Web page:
Iowa County also has a $20 wheel tax for all registered vehicles, which provides the county with $420,000 annually in revenue. All of that money goes into the county’s bridge repair program, with Hardy adding that most bridge repairs wouldn’t get completed if it wasn’t for the wheel tax dollars as he uses those dollars to match state funds that are available for transportation projects.

John Meyers, Iowa County Board chairman, said County F has a $4.5 million price tag, with the design phase costing $700,000 alone. The County F project first went into the queue for road projects in 2010; in 2015, there was a meeting with Wisconsin DOT and it was thought County F would be slated for construction in four to five years.

Now in 2020, “we don’t know when we’ll fund it,” said Meyers. Iowa County has plans to apply for another transportation grant in 2021, but knows it can’t tackle the project at the county level alone.

“We’re in a squeeze, in a pinch. And the magic bullet, I just don’t see one,” he said. “We’re in a financial hole and an infrastructure hole. We’re literally digging a deficit each year because we aren’t maintaining our infrastructure.”

Meyers added that his service to the county board and his community comes from his desire to leave the county in better shape than he found it — something he feels is getting harder and harder to do.

Wisconsin Department of Transportation Assistant Deputy Secretary Joel Nilsestuen listened attentively while government officials and residents aired their frustrations.

“You’re not the first group to put something like this together,” he said. “It’s a common need we see throughout the state.”

He explained that municipalities from all corners of the state have been applying for state road funding grants and appropriations, adding that a recent round of applications garnered interest from 1,600 county and regional entities. The projects equaled over $1 billion total.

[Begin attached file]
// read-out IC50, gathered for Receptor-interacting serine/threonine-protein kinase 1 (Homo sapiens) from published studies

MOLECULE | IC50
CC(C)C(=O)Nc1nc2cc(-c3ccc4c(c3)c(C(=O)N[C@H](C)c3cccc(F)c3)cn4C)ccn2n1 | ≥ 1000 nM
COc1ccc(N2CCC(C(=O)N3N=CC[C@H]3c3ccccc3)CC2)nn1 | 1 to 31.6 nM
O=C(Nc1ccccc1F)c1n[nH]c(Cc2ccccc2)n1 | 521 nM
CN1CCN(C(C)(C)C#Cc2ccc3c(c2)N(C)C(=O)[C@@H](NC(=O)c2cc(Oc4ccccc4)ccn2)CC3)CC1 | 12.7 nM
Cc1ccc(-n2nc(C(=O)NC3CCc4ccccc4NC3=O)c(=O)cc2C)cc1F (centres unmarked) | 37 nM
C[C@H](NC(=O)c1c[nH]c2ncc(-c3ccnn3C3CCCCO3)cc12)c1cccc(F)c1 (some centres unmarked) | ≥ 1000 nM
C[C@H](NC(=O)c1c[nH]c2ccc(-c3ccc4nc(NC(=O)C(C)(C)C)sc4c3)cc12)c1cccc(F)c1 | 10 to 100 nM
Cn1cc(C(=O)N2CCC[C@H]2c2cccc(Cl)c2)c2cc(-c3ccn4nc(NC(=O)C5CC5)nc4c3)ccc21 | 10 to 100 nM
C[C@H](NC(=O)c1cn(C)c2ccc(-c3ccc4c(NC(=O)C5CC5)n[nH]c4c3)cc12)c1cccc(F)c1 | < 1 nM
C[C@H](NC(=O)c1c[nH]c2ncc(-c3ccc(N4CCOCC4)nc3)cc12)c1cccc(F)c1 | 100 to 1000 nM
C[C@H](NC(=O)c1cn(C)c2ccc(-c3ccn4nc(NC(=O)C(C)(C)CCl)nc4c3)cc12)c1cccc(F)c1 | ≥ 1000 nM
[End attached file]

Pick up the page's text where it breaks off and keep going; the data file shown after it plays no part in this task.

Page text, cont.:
Nilsestuen also commented on Gov. Tony Evers’ desire to raise the state gas tax, which hasn’t been raised in 14 years. The governor’s proposal was shut down by the state legislature, but pieces of it did make it into the biennial budget, including an increase in funding for southwest Wisconsin road projects.

“Obviously it’s still a need. The budget was a first good step but not a cure-all,” he said. “It’s a good amount of revenue going in but I encourage you to keep talking to lawmakers.”

While raising the gas tax has seemed to be an unpopular idea among Wisconsin residents, those gathered at this meeting were in resounding favor of the raising the gas tax, as demonstrated by Iowa County supervisor Mark Storti, who asked those in the crowd to stand if they’d support a gas tax raise.

State Sen. Jon Erpenbach, D-West Point, who was also in attendance, shared his personal support for raising the gas tax. He added that he’s not surprised by what he’d heard that evening.

“I’ll continue to push for the gas tax,” Erpenbach said. “I believe it’s the fairest way to deal with our current situation.”

He added that southeast Wisconsin has gotten a lot of the state’s transportation dollars for a long time, but feels it’s time to give more dollars to local governments to address their own roads, and it’s time to tell legislators there is support to increase the gas tax.

Rep. Sondy Pope, D-Mt. Horeb, encouraged people to keep talking and sharing their thoughts with legislators as well. She said her main takeaway from the meeting will be the almost unanimous support of raising the gas tax.

“At the end of the day, it’ll come down to the gas tax and it’ll take bipartisan support,” Erpenbach said. “There are a ton of County Fs in the state and every county is struggling with this, but we’ll do what we can for F and the roads in our district.”